This module contains fuctions and templates for building up and breaking down packed bit structures. It's something like Erlang's bit-syntax (or, actually, more like Python's struct module).
This code uses Data.ByteString which is included in GHC 6.5 and you can get it for 6.4 at http://www.cse.unsw.edu.au/~dons/fps.html
|Building bit structures|
|The core function here is makeBits, which is a perfectly normal function. Here's an example which makes a SOCKS4a request header: makeBits [U8 4, U8 1, U16 80, U32 10, NullTerminated "username", NullTerminated "www.haskell.org"]|
|makeBits :: [BitBlock] -> ByteString|
|Make a binary string from the list of elements given|
|Breaking up bit structures|
The main function for this is bitSyn, which is a template function and so you'll need to run with -fth to enable template haskell http://www.haskell.org/th/. This function expands at the place where its used and includes references to functions by name, so those references need to resolve at the point of use. To make sure that happens you'll need:
import BitSyntax import qualified Data.ByteString as BS
To expand the function you use the splice command: $(bitSyn [...])
The expanded function has type ByteString -> (...) where the elements of the tuple depend of the argument to bitSyn (that's why it has to be a template function).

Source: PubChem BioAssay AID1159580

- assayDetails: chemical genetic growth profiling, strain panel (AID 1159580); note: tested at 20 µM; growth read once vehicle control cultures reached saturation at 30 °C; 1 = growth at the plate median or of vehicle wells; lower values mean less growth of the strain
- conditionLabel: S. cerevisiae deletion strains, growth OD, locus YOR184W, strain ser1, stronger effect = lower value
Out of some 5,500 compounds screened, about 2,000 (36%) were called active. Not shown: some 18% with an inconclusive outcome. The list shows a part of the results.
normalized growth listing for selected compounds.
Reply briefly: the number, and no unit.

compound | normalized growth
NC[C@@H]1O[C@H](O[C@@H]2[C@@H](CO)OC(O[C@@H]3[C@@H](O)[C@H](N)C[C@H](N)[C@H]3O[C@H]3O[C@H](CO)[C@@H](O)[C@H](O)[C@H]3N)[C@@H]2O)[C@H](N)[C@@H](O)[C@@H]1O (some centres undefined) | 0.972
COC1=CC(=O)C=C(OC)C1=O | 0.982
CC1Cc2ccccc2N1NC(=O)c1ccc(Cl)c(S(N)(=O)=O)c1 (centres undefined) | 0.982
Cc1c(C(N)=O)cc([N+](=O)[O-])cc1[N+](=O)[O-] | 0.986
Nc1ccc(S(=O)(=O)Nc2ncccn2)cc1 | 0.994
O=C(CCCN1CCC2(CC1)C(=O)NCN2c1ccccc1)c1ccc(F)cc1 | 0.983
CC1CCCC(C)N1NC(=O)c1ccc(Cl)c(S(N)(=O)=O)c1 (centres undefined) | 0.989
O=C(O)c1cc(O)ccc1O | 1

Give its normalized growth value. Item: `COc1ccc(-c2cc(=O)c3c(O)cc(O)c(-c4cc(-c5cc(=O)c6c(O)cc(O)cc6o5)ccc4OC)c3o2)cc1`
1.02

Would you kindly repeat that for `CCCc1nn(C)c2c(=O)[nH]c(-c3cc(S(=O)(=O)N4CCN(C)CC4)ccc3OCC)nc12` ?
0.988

Heres an example, translated from the Erlang manual, which parses an IP header:
decodeOptions bs ([_, hlen], _, _, _, _, _, _, _, _, _) = if hlen > 5 then BS.splitAt (fromIntegral ((hlen - 5) * 4)) bs else (BS.empty, bs)
ipDecode = $(bitSyn [PackedBits [4, 4], Unsigned 1, Unsigned 2, Unsigned 2, PackedBits [3, 13], Unsigned 1, Unsigned 1, Unsigned 2, Fixed 4, Fixed 4, Context "decodeOptions", Rest])
ipPacket = BS.pack [0x45, 0, 0, 0x34, 0xd8, 0xd2, 0x40, 0, 0x40, 0x06, 0xa0, 0xca, 0xac, 0x12, 0x68, 0x4d, 0xac, 0x18, 0x00, 0xaf]
This function has several weaknesses compared to the Erlang version: The elements of the bit structure are not named in place, instead you have to do a pattern match on the resulting tuple and match up the indexes. The type system helps in this, but it's still not quite as nice.
The need to have the correct functions in scope (as pointed out above) is a problem.
|bitSyn :: [ReadType] -> Q Exp|
|These are exposed because bitSyn is a template function and so functions referred to by it have to be in scope at the location where bitSyn is used.|
|decodeU8 :: ByteString -> Word8|
|decodeU16 :: ByteString -> Word16|
|decodeU32 :: ByteString -> Word32|
|decodeBits :: [Integer] -> ByteString -> [Integer]|
|Produced by Haddock version 0.8|